Review

Review: The Billionaire’s Girlfriend Deal by Kryssa James (2022)

Heat Factor: There are steamy scenes and it doesn’t necessarily shy away from flirtation, but I wouldn’t say it has a lot of sexual tension

Character Chemistry: The characters don’t really make sense together but that’s kind of the point of the plot

Plot: Rex will only get his inheritance if he acts as CEO at one of his family’s businesses AND if he gets married within a year. Evie needs to keep her new promotion as Rex’s assistant in order to prevent her house from going into foreclosure. Rex threatens to fire Evie unless she agrees to be his fake girlfriend in order to get his parents off his case, and sparks ensue.

Overall: I think this book has a lot of potential, especially with the messy characters, but some of the editorial choices did impact my enjoyment of the material.

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Review

Review: Snowbound in Her Boss’s Bed by Marcella Bell (2022)

Heat Factor: Not even a kiss in the first third

Character Chemistry: Lust—but it’s *forbidden*

Plot: Miri gets stranded in Aspen after a meeting with her billionaire boss

Overall: DNFed this one

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Recommended Read, Review Revisited

Review Revisited: Erin’s Take on By a Thread by Lucy Score (2020)

In addition to her review, Ingrid has recommended this book in four other discussion posts or listicles. And also she tells us to read it in the group chat even more than that. And so, finally, I did. I actually listened to the audiobook, and Dominic’s POV is voiced by Sebastian York, who has what I consider this perfect, er, asshole voice (Sorry, Sebastian! You’re really fun to listen to!), so when Dominic is all up in his feelings but still going through with his, er, bad behavior anyway, it’s just perfection. Erin Mallon voices Ally’s chapters, and she’s also a great narrator. So easy to listen to. Great audio. 

Okay but the book.

My primary takeaway from this book is that it addresses the power dynamics of an employer/employee relationship better than any such romance I have ever read. And that is a trope I enjoy, even if it’s problematic. Fiction is great, right? Anyway, Ingrid definitely touches on this, too, in her review, but I think it should be said again. 

Because he’s lived through the repercussions of his father’s actions, Dominic is so fully against a workplace romance – for all the right reasons! – that he actually fails to see the difference between what his father did to the women in his employ and Dominic’s own relationship with Ally. There were actually times when I was frustrated with Ally, who got mad at Dominic for his refusal to engage with her even though she was very clearly consenting, because Dominic was so utterly clear that consent doesn’t work the same way when their workplace power dynamics were in play. And yet, because Score included the component of Dominic’s dad’s sexual assault and harassment, the reader is still able to see the difference between what Dominic’s going through and what his dad was doing. As the numerous harassment trainings I’ve attended have told me: sexual harassment is not about sex; it’s about power. And that’s exactly what Dominic’s dad very clearly illustrates, but what Dominic fails to see in his own feelings about Ally.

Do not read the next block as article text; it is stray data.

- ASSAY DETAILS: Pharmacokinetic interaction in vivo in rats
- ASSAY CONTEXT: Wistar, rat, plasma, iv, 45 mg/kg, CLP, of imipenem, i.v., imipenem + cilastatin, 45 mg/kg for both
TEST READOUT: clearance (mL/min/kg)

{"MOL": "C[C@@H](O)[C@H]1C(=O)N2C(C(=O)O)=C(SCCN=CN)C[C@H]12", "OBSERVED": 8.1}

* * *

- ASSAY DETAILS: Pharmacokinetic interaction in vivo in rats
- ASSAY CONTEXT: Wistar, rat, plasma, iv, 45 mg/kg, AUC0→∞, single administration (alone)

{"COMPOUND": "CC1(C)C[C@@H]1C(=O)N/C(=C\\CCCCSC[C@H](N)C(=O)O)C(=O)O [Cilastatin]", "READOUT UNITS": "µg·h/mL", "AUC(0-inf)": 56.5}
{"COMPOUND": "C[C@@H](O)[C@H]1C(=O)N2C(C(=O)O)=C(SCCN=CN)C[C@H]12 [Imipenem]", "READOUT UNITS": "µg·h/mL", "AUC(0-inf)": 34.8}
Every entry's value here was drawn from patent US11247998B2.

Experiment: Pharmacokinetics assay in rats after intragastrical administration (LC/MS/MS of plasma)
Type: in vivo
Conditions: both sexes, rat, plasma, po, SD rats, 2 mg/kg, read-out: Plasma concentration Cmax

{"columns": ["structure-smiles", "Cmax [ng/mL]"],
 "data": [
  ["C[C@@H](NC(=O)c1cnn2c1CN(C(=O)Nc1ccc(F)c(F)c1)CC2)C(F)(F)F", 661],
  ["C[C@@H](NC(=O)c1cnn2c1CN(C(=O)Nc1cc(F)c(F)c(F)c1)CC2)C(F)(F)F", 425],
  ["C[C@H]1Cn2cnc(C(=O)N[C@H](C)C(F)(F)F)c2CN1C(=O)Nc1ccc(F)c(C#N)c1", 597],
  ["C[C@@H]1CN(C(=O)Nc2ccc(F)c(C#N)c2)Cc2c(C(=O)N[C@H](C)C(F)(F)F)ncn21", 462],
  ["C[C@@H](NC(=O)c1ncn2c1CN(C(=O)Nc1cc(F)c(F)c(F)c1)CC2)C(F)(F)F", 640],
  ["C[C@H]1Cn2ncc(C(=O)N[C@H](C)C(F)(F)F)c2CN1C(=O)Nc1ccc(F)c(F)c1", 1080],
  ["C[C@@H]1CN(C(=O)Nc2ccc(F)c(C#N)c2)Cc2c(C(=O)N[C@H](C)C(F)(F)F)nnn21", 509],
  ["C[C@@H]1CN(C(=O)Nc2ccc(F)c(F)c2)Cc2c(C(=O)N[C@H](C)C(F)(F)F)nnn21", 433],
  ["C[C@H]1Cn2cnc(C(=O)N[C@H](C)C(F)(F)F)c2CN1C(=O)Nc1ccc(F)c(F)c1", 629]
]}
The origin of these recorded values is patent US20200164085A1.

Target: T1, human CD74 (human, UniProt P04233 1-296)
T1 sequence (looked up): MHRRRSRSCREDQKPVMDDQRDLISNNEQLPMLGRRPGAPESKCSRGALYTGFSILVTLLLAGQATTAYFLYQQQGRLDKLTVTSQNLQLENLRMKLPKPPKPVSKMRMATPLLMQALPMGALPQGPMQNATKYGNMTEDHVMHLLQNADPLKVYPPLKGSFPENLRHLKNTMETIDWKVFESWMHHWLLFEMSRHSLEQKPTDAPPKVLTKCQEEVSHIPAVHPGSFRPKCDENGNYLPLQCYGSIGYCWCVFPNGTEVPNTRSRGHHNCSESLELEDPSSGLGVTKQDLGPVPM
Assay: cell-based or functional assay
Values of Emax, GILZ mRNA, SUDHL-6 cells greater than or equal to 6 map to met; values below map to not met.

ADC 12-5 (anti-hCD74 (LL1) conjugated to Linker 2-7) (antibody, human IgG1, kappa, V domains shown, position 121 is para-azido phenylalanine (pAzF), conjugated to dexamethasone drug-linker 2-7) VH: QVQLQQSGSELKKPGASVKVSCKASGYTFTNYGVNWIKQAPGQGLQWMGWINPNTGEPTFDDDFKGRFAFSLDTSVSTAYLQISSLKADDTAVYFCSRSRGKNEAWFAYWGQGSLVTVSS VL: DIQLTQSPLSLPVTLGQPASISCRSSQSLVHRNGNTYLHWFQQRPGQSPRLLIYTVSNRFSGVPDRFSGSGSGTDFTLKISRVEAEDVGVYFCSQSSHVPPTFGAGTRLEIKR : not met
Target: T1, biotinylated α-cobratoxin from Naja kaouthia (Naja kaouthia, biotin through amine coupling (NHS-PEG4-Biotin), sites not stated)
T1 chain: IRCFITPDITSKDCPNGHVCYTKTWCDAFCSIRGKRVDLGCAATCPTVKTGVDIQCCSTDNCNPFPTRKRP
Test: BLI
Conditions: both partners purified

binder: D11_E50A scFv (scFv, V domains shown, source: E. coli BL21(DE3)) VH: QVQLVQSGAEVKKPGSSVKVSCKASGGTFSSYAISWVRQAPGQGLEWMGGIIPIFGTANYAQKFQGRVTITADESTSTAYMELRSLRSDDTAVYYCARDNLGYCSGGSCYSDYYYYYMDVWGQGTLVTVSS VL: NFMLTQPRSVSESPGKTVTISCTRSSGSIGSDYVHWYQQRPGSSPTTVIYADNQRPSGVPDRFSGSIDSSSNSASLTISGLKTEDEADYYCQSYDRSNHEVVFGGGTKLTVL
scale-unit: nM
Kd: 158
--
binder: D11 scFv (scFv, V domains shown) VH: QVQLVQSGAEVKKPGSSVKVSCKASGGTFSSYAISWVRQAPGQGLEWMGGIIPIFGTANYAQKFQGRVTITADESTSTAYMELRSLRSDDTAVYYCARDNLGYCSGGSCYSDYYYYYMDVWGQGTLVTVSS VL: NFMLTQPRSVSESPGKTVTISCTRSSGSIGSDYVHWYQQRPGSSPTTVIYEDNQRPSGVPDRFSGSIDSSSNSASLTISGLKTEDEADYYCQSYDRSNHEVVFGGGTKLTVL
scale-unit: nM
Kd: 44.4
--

(Also, once things pull together, they go straight to HR, which is great, although HR really shouldn’t have allowed Dominic in the room with Ally while they were discussing the relationship, because if she were being pressured, she couldn’t say so in front of Dominic – but hey, FICTION! There’s a beautiful hand-holding moment that we would have otherwise missed out on.)

The other thing I really liked was that Dominic knows he’s being so bad but just can’t help himself. I like a self-aware protagonist. Makes the naughty behavior less gross. But also Dominic is a big softie. He wants Ally to eat, but he knows it’s not appropriate to buy her food, so he buys food for the whole department. Still not entirely appropriate, and not very sustainable, but definitely shows his soft underbelly while he’s being a, um, little stinker. 

Anyway, it’s a long one, but very well thought out. Read on for Ingrid’s original glowing review.

Continue reading “Review Revisited: Erin’s Take on By a Thread by Lucy Score (2020)”
Recommended Read, Review

Review: For Butter or Worse by Erin La Rosa (2022)

Heat Factor: It’s a nice amount of heat…think spice in chocolate.

Character Chemistry: Dead serious, this is the BEST enemies to lovers set up I’ve read in a long time. Meticulously done.

Plot: Nina and Leo are co stars on a culinary reality show–when Nina reaches her breaking point in dealing with Leos’ crap and quits. In order to save their respective restaurants after the messy episode airs, Nina and Leo decide to embark on a fake relationship to stir up good press. Only, it gets REAL. Real juicy.

Overall: The second I saw the tiniest hint that these enemies were actually going to fall for each other, my jaw dropped. It was just deliciously done–and honestly, extra points for the bold and punny title.

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Review

Review: Make Me Yours by Katee Robert (2019)

The Make Me Series, Book #3

Heat Factor: Lotsa orgasms

Character Chemistry: Do they have things in common? Does it matter if they’re sexually compatible?

Plot: Becka and Aaron have a one-night stand and oops! Now she’s pregnant.

Overall: This book was not for me

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